Most employment fraud schemes target higher education, Proofpoint researchers reported Tuesday. Pictured: A college graduation ceremony is seen in Ramapo, N.J., in this cropped image. ("College Graduation" by ajagendorf25 is marked with CC BY-NC 2.0.)

Researchers on Tuesday reported that some 95% of the employment fraud schemes they have been tracking are targeted to higher education organizations. The researchers have identified nearly 4,000 of these email threats each day, mostly targeted in the United States.

In a blog post, Proofpoint researchers said the threat actors lure students with the promise of easy money working from home to collect personal data, steal money, or convince victims to unknowingly participate in illegal activities, such as money laundering.

The Proofpoint researchers say threat actors target universities for a variety of reasons: students are likely more open to flexible, remote work opportunities; international students may not recognize telltale signs of fraudulent emails as well as native English speakers; and rising inflation and the high cost of education has put the pinch on student finances, making the promise of fast cash attractive.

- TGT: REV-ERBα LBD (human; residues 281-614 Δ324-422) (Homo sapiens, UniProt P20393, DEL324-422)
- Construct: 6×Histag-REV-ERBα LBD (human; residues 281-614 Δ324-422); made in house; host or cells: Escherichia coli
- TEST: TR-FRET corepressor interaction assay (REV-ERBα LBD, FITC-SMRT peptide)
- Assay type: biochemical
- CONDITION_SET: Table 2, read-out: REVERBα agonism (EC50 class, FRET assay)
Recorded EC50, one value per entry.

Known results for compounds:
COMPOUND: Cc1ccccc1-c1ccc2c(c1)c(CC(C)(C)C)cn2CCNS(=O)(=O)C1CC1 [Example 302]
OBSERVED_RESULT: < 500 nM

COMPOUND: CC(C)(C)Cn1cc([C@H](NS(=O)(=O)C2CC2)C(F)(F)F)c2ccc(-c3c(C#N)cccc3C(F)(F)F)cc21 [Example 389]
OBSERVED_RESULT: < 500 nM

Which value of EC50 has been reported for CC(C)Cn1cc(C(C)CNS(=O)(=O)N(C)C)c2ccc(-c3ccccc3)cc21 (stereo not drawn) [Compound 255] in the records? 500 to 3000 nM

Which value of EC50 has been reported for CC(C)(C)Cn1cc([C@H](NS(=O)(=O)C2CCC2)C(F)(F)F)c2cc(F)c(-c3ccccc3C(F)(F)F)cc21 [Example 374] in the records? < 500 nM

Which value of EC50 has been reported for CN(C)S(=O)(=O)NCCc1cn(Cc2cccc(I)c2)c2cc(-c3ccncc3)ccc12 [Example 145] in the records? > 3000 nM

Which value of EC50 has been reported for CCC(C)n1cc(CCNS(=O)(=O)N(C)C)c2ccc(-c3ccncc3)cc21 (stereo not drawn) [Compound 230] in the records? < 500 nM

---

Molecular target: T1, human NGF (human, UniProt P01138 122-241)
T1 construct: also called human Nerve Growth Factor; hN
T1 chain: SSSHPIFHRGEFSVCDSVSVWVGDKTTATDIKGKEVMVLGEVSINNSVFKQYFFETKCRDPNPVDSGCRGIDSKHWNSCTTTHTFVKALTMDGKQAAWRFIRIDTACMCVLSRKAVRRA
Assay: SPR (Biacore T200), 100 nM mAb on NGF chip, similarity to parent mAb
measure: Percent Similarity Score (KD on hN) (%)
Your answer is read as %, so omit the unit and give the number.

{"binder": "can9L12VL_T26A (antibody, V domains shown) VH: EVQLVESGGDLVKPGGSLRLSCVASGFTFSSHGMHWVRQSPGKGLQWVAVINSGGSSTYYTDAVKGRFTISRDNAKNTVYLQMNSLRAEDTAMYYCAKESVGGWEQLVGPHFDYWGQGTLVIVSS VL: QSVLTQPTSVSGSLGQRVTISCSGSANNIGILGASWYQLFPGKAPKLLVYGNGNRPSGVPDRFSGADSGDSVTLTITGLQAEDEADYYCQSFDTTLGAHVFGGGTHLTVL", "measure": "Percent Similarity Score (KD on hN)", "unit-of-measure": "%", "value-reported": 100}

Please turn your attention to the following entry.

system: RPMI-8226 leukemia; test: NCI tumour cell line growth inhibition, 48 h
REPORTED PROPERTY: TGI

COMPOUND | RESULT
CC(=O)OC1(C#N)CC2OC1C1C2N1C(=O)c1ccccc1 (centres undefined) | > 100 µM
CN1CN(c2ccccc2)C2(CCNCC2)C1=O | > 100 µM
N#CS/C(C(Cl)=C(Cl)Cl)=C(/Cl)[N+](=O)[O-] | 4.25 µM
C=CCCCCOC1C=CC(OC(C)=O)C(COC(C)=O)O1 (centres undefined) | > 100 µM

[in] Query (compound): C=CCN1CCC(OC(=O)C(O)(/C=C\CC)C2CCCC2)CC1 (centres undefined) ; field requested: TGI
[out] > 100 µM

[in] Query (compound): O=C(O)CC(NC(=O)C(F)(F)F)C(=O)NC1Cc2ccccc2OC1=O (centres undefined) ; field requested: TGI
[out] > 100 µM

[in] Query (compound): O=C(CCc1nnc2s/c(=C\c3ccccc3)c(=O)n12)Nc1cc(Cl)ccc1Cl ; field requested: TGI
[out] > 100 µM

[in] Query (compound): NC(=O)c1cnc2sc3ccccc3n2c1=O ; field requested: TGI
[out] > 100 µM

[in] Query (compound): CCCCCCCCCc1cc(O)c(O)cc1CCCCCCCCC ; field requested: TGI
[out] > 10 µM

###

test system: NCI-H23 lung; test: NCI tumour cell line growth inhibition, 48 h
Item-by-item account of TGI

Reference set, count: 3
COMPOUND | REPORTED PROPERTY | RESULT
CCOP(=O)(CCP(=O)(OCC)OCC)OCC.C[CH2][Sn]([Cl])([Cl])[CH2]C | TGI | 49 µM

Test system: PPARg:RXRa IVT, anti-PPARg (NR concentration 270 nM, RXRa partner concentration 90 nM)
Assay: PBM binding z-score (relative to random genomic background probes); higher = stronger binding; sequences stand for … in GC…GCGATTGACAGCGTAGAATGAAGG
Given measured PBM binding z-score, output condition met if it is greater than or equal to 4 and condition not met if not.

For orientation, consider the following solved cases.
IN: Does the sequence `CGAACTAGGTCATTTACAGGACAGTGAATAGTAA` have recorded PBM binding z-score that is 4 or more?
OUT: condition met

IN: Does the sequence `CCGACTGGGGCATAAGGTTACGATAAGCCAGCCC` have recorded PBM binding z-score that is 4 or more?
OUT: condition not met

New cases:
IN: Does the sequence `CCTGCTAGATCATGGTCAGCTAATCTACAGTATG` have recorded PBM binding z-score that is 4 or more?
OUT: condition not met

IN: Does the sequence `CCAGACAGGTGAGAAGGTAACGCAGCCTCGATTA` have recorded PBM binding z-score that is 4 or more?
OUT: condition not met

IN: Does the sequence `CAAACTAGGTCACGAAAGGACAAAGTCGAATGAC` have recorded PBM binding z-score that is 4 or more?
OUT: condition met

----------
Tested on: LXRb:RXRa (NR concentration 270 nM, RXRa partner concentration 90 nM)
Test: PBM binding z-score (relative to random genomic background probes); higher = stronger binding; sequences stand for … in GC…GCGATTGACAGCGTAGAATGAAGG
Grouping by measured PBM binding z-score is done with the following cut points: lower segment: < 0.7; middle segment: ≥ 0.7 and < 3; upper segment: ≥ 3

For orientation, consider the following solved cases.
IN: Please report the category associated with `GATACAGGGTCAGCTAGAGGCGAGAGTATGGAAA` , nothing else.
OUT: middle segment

As society exits the worst of the COVID-19 pandemic, many individuals are left picking up the pieces within a tumultuous economy that has left many with unsatisfactory working conditions — or worse still — no current employment, said Chris Morgan, senior cyber threat intelligence analyst at Digital Shadows.

"Threat actors are always keen to take advantage of such difficult times by exploiting financial concerns and luring victims under the promise of new employment," Morgan said. “These typically follow many of the tricks used in other fraud, by soliciting personal and financial information that the threat actor can utilize for various malicious endeavors.”

Jason Hicks, field CISO and executive advisor at Coalfire, added that targeting students makes sense from an attacker’s perspective. Hicks said students are typically young and inexperienced in regards to being scammed.

“Students are financially insecure, and most are working less than desirable jobs for low pay, as they lack the experience or skills to obtain higher-end employment,” Hicks said. “This leads me to believe many would jump at the chance to work remotely on a part-time basis."